An unpublished Hebrew strophic poem from the Geniza with an Arabic kharja
by Ulf Haxen
SUMMARY: The point of departure of the paper is an unpublished anonymous strophic poem from the Geniza in Hebrew, with an Arabic kharja.
The poem, a wedding song, exhibits marked archaic features in the literary context as well as in its metrical structure, very similar to other pre-muwashshah patterns, e.g. no 140 in Haim Schirmann’s New Hebrew Poems from the Geniza (1965).
The question to be considered is whether this poem and other ‘zajal-like’ muwashshahat offer a clue as to an explanation of the enigmatic sections in Ibn Sana’ al-Mulk’s poetic treatise Dar at-Tiraz, in which the influence of musical rhythm is emphasized.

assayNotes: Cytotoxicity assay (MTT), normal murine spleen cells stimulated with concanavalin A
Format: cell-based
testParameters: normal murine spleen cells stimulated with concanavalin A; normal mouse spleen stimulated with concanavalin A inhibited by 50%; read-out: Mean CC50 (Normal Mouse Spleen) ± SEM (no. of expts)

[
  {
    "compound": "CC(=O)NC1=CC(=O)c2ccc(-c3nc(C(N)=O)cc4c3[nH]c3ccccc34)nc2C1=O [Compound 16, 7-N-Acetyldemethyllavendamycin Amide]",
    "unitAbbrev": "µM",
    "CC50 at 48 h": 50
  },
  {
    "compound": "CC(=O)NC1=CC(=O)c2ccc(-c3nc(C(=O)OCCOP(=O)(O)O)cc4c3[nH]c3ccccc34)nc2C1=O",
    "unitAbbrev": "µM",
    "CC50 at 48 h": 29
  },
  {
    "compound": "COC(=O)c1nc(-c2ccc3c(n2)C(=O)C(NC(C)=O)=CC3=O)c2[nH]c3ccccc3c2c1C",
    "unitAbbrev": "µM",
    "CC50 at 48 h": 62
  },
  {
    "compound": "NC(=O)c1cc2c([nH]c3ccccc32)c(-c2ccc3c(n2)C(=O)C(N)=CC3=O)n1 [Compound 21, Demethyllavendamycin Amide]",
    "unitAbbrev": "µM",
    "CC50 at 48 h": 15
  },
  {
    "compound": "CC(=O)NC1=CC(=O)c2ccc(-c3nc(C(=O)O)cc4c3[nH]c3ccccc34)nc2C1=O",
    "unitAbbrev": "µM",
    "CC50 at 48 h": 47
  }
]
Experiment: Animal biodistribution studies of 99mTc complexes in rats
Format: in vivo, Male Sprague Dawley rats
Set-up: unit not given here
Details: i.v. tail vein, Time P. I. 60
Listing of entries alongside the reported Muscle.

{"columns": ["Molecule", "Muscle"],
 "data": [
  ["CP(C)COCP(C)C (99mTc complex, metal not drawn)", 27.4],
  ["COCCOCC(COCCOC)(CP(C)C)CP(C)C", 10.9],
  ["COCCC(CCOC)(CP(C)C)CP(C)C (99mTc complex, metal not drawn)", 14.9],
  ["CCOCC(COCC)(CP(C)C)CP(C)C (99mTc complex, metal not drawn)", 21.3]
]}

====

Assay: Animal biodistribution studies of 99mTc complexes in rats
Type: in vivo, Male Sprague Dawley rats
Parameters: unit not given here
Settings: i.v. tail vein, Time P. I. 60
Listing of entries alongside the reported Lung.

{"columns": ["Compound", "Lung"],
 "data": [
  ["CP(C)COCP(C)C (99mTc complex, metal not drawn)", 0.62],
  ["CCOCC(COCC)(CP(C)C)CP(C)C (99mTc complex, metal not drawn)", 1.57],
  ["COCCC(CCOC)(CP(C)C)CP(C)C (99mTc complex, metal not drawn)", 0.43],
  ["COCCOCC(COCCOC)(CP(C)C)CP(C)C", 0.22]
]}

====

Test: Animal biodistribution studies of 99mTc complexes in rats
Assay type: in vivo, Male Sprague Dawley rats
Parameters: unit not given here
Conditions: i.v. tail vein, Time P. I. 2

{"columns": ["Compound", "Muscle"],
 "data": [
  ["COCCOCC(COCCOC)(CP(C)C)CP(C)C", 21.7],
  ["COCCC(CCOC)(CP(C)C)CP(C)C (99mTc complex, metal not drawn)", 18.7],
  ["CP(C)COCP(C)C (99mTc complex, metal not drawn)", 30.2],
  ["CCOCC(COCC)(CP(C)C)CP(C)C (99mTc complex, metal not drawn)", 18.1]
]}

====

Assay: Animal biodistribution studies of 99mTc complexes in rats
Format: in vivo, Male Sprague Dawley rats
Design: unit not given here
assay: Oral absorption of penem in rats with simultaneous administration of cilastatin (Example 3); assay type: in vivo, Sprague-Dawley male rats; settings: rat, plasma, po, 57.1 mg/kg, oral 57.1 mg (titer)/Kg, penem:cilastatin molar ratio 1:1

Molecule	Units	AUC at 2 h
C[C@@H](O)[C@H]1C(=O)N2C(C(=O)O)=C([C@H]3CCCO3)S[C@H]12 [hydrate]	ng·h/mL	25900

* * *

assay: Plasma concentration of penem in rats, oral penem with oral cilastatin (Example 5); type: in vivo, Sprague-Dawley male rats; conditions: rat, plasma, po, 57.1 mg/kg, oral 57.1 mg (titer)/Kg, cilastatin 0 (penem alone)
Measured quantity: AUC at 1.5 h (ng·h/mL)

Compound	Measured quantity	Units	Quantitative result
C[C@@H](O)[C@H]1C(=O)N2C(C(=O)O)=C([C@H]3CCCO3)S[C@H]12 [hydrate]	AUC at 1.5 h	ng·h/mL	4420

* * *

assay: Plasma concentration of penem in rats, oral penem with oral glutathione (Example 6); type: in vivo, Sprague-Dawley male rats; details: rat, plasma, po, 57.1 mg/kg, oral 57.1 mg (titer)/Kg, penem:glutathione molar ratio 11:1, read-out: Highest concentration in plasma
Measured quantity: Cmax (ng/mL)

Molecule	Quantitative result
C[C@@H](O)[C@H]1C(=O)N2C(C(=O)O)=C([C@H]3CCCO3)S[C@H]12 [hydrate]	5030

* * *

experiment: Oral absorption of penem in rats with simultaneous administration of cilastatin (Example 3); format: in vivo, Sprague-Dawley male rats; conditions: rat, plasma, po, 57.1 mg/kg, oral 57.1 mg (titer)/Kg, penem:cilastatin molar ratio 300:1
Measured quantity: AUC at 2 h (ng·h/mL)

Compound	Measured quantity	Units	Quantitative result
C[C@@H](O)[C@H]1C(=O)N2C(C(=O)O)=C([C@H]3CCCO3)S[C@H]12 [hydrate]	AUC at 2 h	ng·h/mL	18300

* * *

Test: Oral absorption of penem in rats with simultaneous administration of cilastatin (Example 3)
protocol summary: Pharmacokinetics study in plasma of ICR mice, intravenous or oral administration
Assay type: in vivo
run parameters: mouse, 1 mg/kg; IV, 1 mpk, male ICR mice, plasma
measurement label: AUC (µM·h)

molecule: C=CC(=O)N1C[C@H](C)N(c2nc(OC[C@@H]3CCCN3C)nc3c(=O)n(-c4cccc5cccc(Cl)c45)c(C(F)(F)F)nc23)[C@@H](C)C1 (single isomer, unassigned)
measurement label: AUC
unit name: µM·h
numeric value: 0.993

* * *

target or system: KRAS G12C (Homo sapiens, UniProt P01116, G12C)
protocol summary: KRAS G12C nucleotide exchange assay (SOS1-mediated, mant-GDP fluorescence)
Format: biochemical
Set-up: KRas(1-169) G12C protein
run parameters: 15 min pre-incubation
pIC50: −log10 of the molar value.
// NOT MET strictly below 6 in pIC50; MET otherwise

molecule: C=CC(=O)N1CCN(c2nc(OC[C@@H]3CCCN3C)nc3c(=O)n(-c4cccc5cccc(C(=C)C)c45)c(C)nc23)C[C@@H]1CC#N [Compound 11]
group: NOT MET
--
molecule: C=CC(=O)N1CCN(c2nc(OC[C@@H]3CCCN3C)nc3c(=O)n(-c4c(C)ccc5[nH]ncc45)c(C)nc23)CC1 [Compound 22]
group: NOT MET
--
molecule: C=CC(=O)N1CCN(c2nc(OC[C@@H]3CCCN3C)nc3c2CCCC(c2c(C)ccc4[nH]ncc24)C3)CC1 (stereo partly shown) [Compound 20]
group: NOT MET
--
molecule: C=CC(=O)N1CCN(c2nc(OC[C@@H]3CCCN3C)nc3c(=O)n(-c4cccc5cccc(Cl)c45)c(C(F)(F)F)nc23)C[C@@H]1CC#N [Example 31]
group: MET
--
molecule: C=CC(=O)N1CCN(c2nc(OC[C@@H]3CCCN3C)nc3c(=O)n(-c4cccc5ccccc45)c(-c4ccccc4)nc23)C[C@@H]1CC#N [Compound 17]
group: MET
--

Ibn Sana’ al-Mulk alludes to a shift in rhythmic emphasis when speaking about the metrical transition from qufl to ghusn, and vice versa, and when pointing to the final strophe, the kharja, as a ‘metrical jump’, to be observed by the poet-composer.